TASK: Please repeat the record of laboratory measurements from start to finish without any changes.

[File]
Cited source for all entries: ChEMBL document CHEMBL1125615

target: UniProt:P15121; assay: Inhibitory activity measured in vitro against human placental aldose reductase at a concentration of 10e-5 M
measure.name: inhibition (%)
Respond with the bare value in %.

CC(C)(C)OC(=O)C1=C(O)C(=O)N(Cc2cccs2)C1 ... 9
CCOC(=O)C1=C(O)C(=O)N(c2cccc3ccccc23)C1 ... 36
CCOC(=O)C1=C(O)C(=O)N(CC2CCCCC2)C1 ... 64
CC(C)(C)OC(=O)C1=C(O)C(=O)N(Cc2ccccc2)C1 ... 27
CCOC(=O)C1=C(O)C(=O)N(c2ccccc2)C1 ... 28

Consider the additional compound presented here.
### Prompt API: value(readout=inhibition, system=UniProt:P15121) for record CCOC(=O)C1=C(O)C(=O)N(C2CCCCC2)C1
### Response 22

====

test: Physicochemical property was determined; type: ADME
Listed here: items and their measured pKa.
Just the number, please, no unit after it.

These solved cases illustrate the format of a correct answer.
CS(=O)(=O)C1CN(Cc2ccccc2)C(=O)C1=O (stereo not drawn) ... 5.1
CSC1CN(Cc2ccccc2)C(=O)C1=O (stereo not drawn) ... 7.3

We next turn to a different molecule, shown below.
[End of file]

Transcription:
Cited source for all entries: ChEMBL document CHEMBL1125615

target: UniProt:P15121; assay: Inhibitory activity measured in vitro against human placental aldose reductase at a concentration of 10e-5 M
measure.name: inhibition (%)
Respond with the bare value in %.

CC(C)(C)OC(=O)C1=C(O)C(=O)N(Cc2cccs2)C1 ... 9
CCOC(=O)C1=C(O)C(=O)N(c2cccc3ccccc23)C1 ... 36
CCOC(=O)C1=C(O)C(=O)N(CC2CCCCC2)C1 ... 64
CC(C)(C)OC(=O)C1=C(O)C(=O)N(Cc2ccccc2)C1 ... 27
CCOC(=O)C1=C(O)C(=O)N(c2ccccc2)C1 ... 28

Consider the additional compound presented here.
### Prompt API: value(readout=inhibition, system=UniProt:P15121) for record CCOC(=O)C1=C(O)C(=O)N(C2CCCCC2)C1
### Response 22

====

test: Physicochemical property was determined; type: ADME
Listed here: items and their measured pKa.
Just the number, please, no unit after it.

These solved cases illustrate the format of a correct answer.
CS(=O)(=O)C1CN(Cc2ccccc2)C(=O)C1=O (stereo not drawn) ... 5.1
CSC1CN(Cc2ccccc2)C(=O)C1=O (stereo not drawn) ... 7.3

We next turn to a different molecule, shown below.